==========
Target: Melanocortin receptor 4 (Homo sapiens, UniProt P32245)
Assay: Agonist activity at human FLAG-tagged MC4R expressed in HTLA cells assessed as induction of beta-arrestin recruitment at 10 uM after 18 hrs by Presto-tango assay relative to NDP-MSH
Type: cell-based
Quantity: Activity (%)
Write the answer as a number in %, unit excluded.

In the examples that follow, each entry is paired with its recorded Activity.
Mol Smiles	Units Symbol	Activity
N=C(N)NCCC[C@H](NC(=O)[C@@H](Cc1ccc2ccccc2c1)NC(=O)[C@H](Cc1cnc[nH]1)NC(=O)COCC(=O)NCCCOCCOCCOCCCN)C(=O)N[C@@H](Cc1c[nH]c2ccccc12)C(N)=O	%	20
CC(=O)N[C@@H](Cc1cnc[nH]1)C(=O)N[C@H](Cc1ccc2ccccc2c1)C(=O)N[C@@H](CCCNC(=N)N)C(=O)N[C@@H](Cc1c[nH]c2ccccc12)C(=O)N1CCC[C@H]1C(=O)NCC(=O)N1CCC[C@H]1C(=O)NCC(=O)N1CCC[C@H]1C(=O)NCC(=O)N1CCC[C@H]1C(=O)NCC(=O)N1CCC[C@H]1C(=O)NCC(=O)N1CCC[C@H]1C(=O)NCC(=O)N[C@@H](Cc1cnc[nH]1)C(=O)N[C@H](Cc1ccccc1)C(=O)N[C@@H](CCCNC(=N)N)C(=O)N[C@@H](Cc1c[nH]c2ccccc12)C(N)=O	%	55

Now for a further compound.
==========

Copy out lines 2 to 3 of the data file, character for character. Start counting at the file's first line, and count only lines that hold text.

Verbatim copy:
Assay: Agonist activity at human FLAG-tagged MC4R expressed in HTLA cells assessed as induction of beta-arrestin recruitment at 10 uM after 18 hrs by Presto-tango assay relative to NDP-MSH
Type: cell-based